46th Annual Study Session of the IIDH "Children and International Human Rights Law"
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The shift to child rights
The Council of Europe has been fighting for children’s rights since the UN Convention on the Rights of the Child came into force 25 years ago–and even before.
In that time there have been huge strides forward, not only in terms of the many special protections now in place for children, taking into account their unique vulnerability.
But also – and perhaps even more importantly–the growing recognition that children are legal subjects and holders of rights, in their own right.
This is a huge change: it moves children from being purely passive, with their rights defined by others, to individuals who must have certain freedoms and opportunities no matter what the adults around them think.
When I began my career in politics, this was a world away from how people thought. And yet now the so-called child rights approach is respected and well understood.
It is at the core of the Council of Europe’s work, including our programme “Building a Europe for and with children.”
A great deal of credit for that must go to Maud de Boer-Buquicchio, our former Deputy Secretary General and now UN Special Rapporteur on the sale of children, child prostitution and child pornography.
I also want to pay tribute to the many members of staff and activists whose tireless efforts have helped drive this shift.
And I want you to know that children’s rights remain high on the Council of Europe’s agenda. We still cannot say that children are treated as full-fledged holders of rights–meaning all their rights, by all governments, by all adults, at all times, and in all settings. But that is what we must continue to work towards.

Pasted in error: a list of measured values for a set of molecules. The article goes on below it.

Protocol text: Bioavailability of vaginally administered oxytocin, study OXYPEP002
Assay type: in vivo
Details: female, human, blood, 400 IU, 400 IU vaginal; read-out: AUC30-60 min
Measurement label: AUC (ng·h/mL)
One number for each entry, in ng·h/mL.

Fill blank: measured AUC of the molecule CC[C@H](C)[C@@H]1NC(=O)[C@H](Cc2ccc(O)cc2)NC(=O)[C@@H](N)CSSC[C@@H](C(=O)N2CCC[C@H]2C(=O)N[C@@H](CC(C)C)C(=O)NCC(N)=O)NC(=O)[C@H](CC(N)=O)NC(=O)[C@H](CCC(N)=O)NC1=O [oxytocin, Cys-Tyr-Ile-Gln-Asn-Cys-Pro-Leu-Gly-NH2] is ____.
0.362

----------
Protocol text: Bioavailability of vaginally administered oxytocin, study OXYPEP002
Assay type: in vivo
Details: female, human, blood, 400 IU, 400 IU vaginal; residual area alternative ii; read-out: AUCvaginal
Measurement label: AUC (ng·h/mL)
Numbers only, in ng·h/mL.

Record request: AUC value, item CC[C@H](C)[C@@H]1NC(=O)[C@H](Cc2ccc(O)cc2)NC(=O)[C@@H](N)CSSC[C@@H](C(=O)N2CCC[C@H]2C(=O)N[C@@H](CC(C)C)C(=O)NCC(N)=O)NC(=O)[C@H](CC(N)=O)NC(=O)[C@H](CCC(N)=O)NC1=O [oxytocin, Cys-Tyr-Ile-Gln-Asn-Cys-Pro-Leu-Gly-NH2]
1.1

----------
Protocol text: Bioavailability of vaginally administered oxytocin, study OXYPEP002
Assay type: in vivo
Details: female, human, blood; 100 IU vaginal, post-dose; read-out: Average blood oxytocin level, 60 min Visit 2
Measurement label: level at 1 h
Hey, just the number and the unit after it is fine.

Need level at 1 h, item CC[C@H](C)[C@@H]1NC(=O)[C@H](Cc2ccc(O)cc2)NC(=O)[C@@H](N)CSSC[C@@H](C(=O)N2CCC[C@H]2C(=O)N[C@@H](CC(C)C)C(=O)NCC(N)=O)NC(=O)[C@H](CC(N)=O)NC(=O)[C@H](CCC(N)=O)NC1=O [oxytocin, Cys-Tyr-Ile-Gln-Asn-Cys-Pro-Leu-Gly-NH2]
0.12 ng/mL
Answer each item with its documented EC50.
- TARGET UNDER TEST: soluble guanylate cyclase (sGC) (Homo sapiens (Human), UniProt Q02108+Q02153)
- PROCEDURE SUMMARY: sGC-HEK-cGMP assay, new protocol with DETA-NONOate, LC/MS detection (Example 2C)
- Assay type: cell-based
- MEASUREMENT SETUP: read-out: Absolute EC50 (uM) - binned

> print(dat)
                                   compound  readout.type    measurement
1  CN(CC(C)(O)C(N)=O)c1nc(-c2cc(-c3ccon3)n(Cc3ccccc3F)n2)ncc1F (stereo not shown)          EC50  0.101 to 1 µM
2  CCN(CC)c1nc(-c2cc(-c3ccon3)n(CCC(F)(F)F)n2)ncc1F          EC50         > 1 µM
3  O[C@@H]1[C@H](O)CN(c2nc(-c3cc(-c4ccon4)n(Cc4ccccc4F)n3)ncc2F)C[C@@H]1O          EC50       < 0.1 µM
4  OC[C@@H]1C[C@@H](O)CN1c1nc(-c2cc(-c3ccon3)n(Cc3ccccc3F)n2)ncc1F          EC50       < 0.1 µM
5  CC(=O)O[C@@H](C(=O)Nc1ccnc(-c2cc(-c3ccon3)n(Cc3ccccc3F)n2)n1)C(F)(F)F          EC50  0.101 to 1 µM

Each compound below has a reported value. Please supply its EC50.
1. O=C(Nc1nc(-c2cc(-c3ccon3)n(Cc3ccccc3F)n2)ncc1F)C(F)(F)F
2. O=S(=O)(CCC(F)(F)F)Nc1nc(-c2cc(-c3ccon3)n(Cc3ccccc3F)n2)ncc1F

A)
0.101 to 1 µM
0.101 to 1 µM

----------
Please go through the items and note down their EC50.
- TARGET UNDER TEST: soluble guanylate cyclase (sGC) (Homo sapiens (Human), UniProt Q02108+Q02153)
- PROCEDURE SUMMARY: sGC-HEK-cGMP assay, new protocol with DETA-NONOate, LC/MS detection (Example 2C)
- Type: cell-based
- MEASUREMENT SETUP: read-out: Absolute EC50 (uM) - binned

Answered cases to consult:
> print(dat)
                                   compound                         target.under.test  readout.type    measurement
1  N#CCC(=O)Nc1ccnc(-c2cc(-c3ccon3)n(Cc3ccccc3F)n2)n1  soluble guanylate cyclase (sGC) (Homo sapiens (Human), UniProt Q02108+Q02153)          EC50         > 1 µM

It’s true, the European Convention on Human Rights doesn’t specifically mention children. But neither does it say “for adults only.” Nor does it require parental consent. And there is no provision restricting children’s access to the Court, although the procedure is not exactly very child-friendly, not yet anyway. Something to consider during your deliberations, perhaps…
The role of the Court and the Social Rights Committee
Clearly our Court is at the heart of the evolution of child rights.
The right to life, the prohibition of inhuman or degrading punishment, the right to a fair trial, the right to respect for private and family life, the freedom of conscience and religion, the freedom of expression and the prohibition of discrimination–all of these have come up in cases specifically relating to children.
And just as changes in our societies have influenced the case law of the Court, the case law of the Court has in turn shaped what happens in our homes.
One of the very first judgments on a complaint filed by a child was in 1998, and concerned the issue of corporal punishment in the United Kingdom.
“Corporal punishment” is a euphemism that refers to situations where adults hit children. Whether the “hit” is mild or strong is beside the point. The fact of the matter is, that if an adult hits another adult, we are very likely to end up in a courtroom for a civil or criminal case.
In its judgment against the UK, the Court found that the beating of a young English boy by his stepfather constituted "inhuman or degrading punishment," and that the United Kingdom’s domestic law failed to provide adequate protection as required by the European Convention on Human Rights.
The issue of corporal punishment of children has been taken up very recently by another important Council of Europe body: The European Committee on Social Rights, which monitors the implementation of the European Social Charter.